Love v. State

Decision Date28 February 1985
Docket Number01-84-0244-CR,Nos. 01-84-0243-C,s. 01-84-0243-C
Citation687 S.W.2d 469
PartiesChristopher M. LOVE, Appellant, v. The STATE of Texas, Appellee. Houston (1st Dist.)
CourtTexas Court of Appeals

Clinard J. Hanby, Haynes & Fullenweider, Houston, for appellant.

John B. Holmes, Jr., Harris County Dist. Atty., Winston E. Cochran, Jr., Dan Krocker, Harris County Asst. Dist. Attys., Houston, for appellee.

Before EVANS, C.J., and COHEN and SMITH, JJ.

OPINION

COHEN, Justice.

The appellant pleaded guilty to possession with intent to deliver a controlled substance in cause no. 392,502, and the Court assessed his punishment at 12 years imprisonment. In addition, the Court revoked his probation in cause no. 380,570 and assessed punishment of 10 years. The probation, for the offense of delivery of a controlled substance, was revoked solely because of the offense committed in cause no. 392,502.

He asserts that the controlled substance used against him was obtained during a warrantless arrest and search which were illegal because Pasadena city police lacked authority to arrest and search outside of Pasadena, in Houston. Thus, we must decide whether city officers have countywide 1 or statewide power to make warrantless arrests.

A. The Facts

On November 14, 1983, Pasadena Officer Williams learned from a reliable informant that the appellant would be buying and selling mandrax tablets that night. The informant, who had talked with the appellant in the preceding 24 hours, stated where the appellant resided and identified the car that he drove. Officer Williams knew these statements were accurate, based on other information he had regarding the appellant. During the preceding year, Williams had heard from several sources that the appellant was dealing in narcotics. Williams ordered Officers Stewart and Standley to watch the appellant's Houston residence. Stewart saw the appellant and a female leave the residence and, as the informant had stated, they drove a blue 1982 Chevrolet Camaro hatchback automobile registered to the female. They went to a restaurant, stayed one hour and then drove to another house in Houston, followed by the officers who parked 200 yards away and watched with binoculars. The appellant approached a man standing in the yard, whereupon a tan car pulled up. The man in the yard walked to it, handed the driver money, and the driver handed him a large Fiesta grocery store bag. The tan car drove away, and the man put the grocery bag in a truck parked in his driveway. He talked to the appellant and then moved the grocery sack from the truck to the rear of the appellant's Camaro. The appellant then drove back to his residence, followed by at least three officers, and parked his car outside. He and the female entered the residence, leaving the grocery bag and its contents in the parked Camaro. Officer Williams believed that the appellant kept drugs in his car on occasion, because another informant, named in testimony, had admitted stealing 6,000 mandrax tablets from the appellant's vehicle.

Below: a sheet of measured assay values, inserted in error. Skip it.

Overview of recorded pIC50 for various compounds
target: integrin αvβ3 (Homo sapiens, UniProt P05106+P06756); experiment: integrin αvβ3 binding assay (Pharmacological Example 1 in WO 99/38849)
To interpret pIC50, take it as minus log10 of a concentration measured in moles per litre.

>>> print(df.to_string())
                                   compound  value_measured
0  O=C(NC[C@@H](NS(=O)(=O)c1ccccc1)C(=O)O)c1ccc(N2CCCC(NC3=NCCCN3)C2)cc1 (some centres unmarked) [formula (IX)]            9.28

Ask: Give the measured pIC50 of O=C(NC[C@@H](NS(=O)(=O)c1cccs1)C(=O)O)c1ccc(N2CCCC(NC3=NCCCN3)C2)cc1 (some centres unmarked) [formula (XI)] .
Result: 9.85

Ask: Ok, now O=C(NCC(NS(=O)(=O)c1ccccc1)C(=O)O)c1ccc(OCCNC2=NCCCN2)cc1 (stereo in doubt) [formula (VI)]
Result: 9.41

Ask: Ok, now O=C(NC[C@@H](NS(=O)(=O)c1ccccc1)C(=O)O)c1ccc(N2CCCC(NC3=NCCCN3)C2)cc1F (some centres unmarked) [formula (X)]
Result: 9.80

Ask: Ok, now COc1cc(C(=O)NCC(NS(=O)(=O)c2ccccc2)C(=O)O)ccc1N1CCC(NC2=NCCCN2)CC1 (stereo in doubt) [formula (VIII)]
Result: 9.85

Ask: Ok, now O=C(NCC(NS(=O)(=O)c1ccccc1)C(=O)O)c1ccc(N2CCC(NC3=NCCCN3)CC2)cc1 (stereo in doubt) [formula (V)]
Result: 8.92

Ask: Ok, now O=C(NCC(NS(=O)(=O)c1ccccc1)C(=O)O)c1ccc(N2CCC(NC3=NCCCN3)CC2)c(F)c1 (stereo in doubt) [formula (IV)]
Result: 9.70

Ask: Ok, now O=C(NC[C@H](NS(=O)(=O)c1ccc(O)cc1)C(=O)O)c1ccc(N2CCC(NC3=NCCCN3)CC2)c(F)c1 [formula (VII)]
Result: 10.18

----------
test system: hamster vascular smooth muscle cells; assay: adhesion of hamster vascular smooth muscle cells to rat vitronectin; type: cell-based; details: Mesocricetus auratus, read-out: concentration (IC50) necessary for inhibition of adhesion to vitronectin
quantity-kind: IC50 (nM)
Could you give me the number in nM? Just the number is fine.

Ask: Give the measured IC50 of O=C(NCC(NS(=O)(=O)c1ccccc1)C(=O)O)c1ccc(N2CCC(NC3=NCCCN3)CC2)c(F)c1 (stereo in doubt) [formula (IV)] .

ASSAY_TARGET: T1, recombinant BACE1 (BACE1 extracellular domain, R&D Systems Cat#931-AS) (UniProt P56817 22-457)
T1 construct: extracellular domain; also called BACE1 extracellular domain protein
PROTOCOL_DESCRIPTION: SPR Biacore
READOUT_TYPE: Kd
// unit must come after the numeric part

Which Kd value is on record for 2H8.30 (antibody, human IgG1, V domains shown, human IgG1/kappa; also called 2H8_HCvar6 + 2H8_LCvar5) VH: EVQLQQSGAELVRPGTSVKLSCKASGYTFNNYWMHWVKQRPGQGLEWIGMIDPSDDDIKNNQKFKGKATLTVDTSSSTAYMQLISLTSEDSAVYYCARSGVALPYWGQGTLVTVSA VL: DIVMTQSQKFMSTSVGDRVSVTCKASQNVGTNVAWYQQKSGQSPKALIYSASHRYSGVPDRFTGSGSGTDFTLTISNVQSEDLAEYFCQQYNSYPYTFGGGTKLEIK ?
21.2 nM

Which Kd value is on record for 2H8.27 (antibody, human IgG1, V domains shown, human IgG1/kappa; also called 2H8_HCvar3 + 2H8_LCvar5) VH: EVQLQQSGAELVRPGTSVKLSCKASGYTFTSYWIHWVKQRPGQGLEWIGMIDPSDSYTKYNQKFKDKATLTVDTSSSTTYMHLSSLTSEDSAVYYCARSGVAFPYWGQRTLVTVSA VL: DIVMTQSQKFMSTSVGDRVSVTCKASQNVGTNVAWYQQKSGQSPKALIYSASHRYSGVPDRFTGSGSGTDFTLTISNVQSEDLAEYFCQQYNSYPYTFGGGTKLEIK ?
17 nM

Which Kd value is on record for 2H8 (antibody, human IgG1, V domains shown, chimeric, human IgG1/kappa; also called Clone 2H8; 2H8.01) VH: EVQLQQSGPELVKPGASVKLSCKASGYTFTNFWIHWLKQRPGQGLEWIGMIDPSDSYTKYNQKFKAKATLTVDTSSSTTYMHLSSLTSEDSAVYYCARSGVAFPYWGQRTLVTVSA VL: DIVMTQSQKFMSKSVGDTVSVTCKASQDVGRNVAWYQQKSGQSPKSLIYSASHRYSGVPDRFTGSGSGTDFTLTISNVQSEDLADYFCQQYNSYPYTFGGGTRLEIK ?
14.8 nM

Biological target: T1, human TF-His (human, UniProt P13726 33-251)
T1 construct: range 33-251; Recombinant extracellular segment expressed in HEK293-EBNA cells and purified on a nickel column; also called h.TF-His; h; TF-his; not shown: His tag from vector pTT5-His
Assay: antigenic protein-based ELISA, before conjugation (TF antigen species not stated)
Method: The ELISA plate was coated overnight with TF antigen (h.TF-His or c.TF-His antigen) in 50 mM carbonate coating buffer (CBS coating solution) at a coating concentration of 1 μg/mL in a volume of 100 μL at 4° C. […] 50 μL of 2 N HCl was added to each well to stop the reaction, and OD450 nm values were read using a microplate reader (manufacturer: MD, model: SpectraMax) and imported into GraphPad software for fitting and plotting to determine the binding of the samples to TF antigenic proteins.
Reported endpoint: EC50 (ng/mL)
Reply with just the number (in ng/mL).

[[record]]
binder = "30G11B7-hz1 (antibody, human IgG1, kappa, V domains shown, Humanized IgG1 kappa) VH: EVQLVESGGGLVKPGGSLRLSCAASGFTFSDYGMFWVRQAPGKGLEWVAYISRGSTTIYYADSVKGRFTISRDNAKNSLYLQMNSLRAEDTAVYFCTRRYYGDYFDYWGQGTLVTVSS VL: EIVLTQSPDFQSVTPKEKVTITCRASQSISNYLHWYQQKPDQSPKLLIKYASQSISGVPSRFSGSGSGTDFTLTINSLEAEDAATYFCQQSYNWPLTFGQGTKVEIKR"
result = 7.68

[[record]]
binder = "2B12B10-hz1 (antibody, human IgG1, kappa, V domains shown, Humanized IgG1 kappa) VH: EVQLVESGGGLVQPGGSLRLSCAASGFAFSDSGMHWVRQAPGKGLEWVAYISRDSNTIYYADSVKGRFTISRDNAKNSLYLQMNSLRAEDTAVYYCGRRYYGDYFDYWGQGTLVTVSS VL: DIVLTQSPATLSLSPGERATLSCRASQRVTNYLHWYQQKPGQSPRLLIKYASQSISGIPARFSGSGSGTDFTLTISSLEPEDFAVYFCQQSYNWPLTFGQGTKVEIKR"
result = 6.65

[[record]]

One officer then left to return to Pasadena and obtain a search warrant for the parked car; however, the appellant and the female soon thereafter left the house and drove off, whereupon this officer returned in order to help pursue and arrest them. The appellant's car was heading in the general direction of the home of a suspected drug purchaser, who was a regular customer of the appellant according to other informants, when four Pasadena police in three cars stopped the appellant, arrested him and the female, searched the car, and found a Fiesta grocery store bag filled with 3,000 mandrax tablets. Officer Stewart had seen that the bag was a Fiesta bag before the arrest, and Officer Williams testified that Fiesta grocery store bags were often used to carry pills, and that he had made four arrests where the drug was contained in a Fiesta bag.

All of the surveillance, as well as the arrest and the automobile search, occurred inside Harris County and inside the Houston city limits. The appellant's residence, the scene of a great deal of surveillance, was 5-6 miles outside the city limits of Pasadena. The appellant was never in Pasadena on November 14; nevertheless, the Pasadena officers were in Houston solely to pursue this investigation. No officers from the city of Houston, Harris County, or any other authority were involved. The officers testified that the appellant, who drove the Camaro at all times, was not stopped because he committed any traffic offense, but solely for the purpose of searching the car. The Pasadena officers had no search warrant and no arrest warrant, and they were aware that they were outside their city. In short, the entire narcotics division of the City of Pasadena Police Department was knowingly operating 5 to 6 miles outside of Pasadena, in Houston, for a period of 3 to 4 hours, without a warrant, without assistance from City of Houston, Harris County or State peace officers, while not in hot pursuit, and solely in order to investigate the appellant.

B. The Common-Law Rule